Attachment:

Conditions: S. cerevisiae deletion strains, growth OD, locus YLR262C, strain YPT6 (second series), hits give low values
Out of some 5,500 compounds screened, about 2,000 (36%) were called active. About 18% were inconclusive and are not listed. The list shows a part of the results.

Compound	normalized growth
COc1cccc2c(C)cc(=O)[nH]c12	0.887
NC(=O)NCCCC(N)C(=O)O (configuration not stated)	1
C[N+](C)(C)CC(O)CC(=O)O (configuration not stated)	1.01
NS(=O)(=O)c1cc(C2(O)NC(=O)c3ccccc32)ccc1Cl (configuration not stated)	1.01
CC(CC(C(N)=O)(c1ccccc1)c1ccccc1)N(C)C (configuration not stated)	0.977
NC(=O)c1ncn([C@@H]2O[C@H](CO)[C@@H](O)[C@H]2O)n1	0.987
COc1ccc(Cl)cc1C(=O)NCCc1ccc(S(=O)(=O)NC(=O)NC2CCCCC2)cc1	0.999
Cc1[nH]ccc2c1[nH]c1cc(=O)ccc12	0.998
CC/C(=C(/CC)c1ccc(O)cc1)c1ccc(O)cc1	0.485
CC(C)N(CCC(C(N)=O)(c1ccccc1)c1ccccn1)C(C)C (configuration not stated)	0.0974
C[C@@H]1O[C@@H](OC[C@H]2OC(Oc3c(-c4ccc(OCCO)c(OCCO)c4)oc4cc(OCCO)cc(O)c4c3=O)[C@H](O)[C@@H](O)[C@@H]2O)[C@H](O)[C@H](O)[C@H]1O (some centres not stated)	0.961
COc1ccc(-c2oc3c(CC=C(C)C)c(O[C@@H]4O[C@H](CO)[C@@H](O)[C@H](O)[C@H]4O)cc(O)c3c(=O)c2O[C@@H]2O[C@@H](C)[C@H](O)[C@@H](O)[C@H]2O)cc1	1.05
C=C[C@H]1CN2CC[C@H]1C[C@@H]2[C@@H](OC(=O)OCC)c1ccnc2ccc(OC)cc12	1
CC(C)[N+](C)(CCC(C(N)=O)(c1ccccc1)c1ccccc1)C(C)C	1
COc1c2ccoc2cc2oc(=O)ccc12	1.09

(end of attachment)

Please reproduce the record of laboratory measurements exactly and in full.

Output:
Conditions: S. cerevisiae deletion strains, growth OD, locus YLR262C, strain YPT6 (second series), hits give low values
Out of some 5,500 compounds screened, about 2,000 (36%) were called active. About 18% were inconclusive and are not listed. The list shows a part of the results.

Compound	normalized growth
COc1cccc2c(C)cc(=O)[nH]c12	0.887
NC(=O)NCCCC(N)C(=O)O (configuration not stated)	1
C[N+](C)(C)CC(O)CC(=O)O (configuration not stated)	1.01
NS(=O)(=O)c1cc(C2(O)NC(=O)c3ccccc32)ccc1Cl (configuration not stated)	1.01
CC(CC(C(N)=O)(c1ccccc1)c1ccccc1)N(C)C (configuration not stated)	0.977
NC(=O)c1ncn([C@@H]2O[C@H](CO)[C@@H](O)[C@H]2O)n1	0.987
COc1ccc(Cl)cc1C(=O)NCCc1ccc(S(=O)(=O)NC(=O)NC2CCCCC2)cc1	0.999
Cc1[nH]ccc2c1[nH]c1cc(=O)ccc12	0.998
CC/C(=C(/CC)c1ccc(O)cc1)c1ccc(O)cc1	0.485
CC(C)N(CCC(C(N)=O)(c1ccccc1)c1ccccn1)C(C)C (configuration not stated)	0.0974
C[C@@H]1O[C@@H](OC[C@H]2OC(Oc3c(-c4ccc(OCCO)c(OCCO)c4)oc4cc(OCCO)cc(O)c4c3=O)[C@H](O)[C@@H](O)[C@@H]2O)[C@H](O)[C@H](O)[C@H]1O (some centres not stated)	0.961
COc1ccc(-c2oc3c(CC=C(C)C)c(O[C@@H]4O[C@H](CO)[C@@H](O)[C@H](O)[C@H]4O)cc(O)c3c(=O)c2O[C@@H]2O[C@@H](C)[C@H](O)[C@@H](O)[C@H]2O)cc1	1.05
C=C[C@H]1CN2CC[C@H]1C[C@@H]2[C@@H](OC(=O)OCC)c1ccnc2ccc(OC)cc12	1
CC(C)[N+](C)(CCC(C(N)=O)(c1ccccc1)c1ccccc1)C(C)C	1
COc1c2ccoc2cc2oc(=O)ccc12	1.09